Roland Burris tried to take President-elect Barack Obama’s Illinois Senate seat Tuesday but failed in a scripted piece of political theater staged just before the opening of the 111th Congress. "Mr. Burris is not in possession of the necessary credentials from the state of Illinois," declared Senate Majority Leader Harry Reid of Nevada.
Burris, 71, earlier confirmed that Secretary of the Senate Nancy Erickson had informed him in a private meeting that his credentials lacked a required signature and his state’s seal.
The Democratic-dominated Congress convenes Tuesday to confront perhaps the worst economic crisis since the Great Depression and to grapple with a hugely ambitious agenda set by President-elect Barack Obama.
The opening day of a two-year session is typically more ceremony than substance, and Congress often recesses until the new president takes office or after the State of the Union address at the end of January.
Although he calls himself a senator, Roland Burris has found little support among fellow Democrats in his effort to take the Senate seat to which embattled Illinois Gov. Rod Blagojevich appointed him.
The Senate was scheduled to convene at noon Tuesday with its newest members. Yet the controversy over the appointment of Burris by a governor accused of trying to sell the old seat of President-elect Barack Obama and the ongoing dispute over election results in Minnesota practically guaranteed that both seats would remain empty by day’s end.
The morning after the Nov. 4 election, Norm Coleman stood before TV cameras, declared victory in Minnesota’s U.S. Senate election and said that if he were opponent Al Franken he’d "step aside."
Two months later, Coleman finds himself down by nearly the same margin he appeared to hold over Franken that day. His lawyers said Coleman — who later expressed regret at that post-election remark — is not ready to step aside, vowing a lawsuit that’s likely to keep the race in limbo for several more months.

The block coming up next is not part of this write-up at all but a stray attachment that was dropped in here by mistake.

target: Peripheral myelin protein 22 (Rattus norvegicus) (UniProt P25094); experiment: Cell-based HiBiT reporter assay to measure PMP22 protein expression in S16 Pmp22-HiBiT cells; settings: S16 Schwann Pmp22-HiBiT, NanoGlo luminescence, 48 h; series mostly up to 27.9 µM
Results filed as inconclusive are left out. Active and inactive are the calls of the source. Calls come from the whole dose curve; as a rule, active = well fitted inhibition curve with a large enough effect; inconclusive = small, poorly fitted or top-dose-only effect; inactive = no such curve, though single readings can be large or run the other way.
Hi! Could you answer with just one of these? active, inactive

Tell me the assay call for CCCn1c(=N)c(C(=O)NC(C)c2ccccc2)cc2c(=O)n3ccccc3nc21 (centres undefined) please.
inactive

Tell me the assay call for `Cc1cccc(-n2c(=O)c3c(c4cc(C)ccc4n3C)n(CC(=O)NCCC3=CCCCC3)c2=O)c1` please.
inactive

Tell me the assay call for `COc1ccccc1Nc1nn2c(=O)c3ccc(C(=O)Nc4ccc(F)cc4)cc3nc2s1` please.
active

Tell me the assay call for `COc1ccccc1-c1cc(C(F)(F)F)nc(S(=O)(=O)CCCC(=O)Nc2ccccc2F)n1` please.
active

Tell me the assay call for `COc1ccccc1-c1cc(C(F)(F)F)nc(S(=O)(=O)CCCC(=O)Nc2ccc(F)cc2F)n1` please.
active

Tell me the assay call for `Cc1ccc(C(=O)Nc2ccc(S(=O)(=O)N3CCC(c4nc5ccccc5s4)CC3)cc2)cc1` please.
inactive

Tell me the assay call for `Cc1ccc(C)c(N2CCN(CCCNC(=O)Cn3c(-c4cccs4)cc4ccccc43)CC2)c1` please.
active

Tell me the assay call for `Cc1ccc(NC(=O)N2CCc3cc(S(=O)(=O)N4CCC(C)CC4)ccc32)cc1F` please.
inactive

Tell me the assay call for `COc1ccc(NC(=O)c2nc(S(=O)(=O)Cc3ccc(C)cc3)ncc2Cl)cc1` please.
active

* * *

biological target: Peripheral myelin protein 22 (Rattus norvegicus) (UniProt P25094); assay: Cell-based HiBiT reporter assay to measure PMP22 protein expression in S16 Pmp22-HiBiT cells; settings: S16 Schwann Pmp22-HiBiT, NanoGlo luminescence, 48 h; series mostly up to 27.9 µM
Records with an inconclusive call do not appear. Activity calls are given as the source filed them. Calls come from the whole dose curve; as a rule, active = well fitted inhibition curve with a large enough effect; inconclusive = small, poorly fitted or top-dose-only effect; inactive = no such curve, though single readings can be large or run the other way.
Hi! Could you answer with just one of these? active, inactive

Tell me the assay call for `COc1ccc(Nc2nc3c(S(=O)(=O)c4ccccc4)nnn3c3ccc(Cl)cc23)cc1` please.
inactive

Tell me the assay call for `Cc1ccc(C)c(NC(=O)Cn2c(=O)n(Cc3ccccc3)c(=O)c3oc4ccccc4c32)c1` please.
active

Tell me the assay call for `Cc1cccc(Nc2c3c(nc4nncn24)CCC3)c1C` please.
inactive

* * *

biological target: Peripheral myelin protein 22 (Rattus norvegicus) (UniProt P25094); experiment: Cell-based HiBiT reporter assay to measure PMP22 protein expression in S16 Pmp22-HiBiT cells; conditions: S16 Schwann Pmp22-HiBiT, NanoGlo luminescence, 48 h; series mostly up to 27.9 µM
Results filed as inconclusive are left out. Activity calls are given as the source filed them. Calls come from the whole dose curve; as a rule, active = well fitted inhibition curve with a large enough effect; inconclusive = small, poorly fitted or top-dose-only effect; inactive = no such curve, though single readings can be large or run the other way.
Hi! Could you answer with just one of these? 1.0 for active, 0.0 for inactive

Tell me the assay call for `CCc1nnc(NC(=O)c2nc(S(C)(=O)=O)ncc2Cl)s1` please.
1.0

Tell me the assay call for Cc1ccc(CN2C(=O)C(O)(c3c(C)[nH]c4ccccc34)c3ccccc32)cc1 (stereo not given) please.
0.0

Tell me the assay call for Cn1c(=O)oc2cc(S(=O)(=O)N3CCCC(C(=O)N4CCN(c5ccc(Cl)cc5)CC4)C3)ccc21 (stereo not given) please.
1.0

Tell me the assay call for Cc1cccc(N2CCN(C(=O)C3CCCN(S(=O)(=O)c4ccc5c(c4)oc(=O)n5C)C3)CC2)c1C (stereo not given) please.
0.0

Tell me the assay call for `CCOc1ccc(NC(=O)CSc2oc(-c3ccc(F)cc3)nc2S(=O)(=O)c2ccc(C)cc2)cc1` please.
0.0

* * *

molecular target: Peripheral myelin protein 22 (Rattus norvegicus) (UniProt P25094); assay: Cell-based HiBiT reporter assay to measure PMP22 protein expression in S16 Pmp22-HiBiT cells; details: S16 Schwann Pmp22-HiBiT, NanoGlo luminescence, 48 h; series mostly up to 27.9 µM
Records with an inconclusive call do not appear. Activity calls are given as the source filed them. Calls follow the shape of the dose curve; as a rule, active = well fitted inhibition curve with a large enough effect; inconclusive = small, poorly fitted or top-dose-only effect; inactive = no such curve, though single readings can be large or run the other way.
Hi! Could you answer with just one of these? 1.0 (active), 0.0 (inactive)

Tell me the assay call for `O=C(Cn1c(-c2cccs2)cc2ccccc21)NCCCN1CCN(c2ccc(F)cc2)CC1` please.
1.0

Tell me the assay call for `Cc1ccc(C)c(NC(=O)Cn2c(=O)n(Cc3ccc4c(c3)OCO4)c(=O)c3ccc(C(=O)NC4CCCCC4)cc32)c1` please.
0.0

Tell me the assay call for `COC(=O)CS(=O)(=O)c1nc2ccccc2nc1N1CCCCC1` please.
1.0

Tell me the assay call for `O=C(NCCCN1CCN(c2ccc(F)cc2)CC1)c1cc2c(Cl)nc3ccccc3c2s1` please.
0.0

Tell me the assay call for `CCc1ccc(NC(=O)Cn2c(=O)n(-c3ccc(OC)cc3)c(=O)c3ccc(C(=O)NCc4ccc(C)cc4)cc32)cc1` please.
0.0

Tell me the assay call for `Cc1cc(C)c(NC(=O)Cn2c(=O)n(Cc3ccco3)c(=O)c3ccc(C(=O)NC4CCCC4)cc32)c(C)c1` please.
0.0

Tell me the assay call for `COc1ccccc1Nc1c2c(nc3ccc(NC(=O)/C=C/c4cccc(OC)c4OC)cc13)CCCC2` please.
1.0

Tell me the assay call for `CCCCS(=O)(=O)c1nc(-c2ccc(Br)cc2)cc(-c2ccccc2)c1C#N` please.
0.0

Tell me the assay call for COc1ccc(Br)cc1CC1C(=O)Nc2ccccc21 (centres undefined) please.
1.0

The state Canvassing Board was poised to certify the results of the recount in Minnesota’s grueling Senate election in Al Franken’s favor — but that doesn’t mean the race is definitely over.
The board was to meet Monday and was expected to declare which candidate received the most overall votes from nearly 3 million ballots cast. The latest numbers showed Franken, a Democrat, with a 225-vote lead over Republican Sen. Norm Coleman, who led Franken on election night.
Senate Democratic leaders plan to grant few if any privileges next week to Roland Burris, the man picked by Illinois Gov. Rod Blagojevich to represent the state in the Senate, even if Burris arrives on Capitol Hill with the proper credentials.
Senate officials involved in the tangle of legal and logistical planning said Friday that a Democrat will object to Burris being duly sworn with the rest of his class and will propose that his credentials be reviewed for a period of time by the Rules Committee.
Former Democratic senator Claiborne Pell, who championed the Pell grant program for college students, died Thursday at his Newport, Rhode Island home after a long battle with Parkinson’s disease, US media said. He was 90.
Pell served as Rhode Island senator from 1961 until his retirement in 1997, two years after he announced he had contracted the debilitating disease.
Pell was chairman of the Senate Foreign Relations Committee from 1987 to 1994 and was named US delegate to the United Nations shortly before he retired.
Illinois Gov. Rod Blagojevich has named a successor to fill Barack Obama’s Senate seat, but Democratic leaders who control the Senate say they will refuse to seat Blagojevich’s pick, former state Attorney General Roland Burris.
Here are some questions and answers about the power of the Senate to seat Obama’s successor.
Q: What is the Senate’s authority to seat or not seat an appointee like Burris?
Top Republicans in the US Congress called for more time and public hearings before Democrats present a giant economic stimulus package for Barack Obama to sign after he becomes president on January 20.
Obama and Democrats in Congress hope to have an economic stimulus package of some 850 billion dollars ready when the White House changes hands, putting the economy at the top of the agenda.
After five terms in the Senate, service in two wars and in his third marriage at age 81, John W. Warner still retains the unbent posture and bearing of the Marine he once was.
When he took his seat in the U.S. Senate 30 years ago, he was the rakish husband of Elizabeth Taylor with movie star looks of his own, a gentleman’s drawl and a farm in Virginia horse country.
He became "the senator from central casting."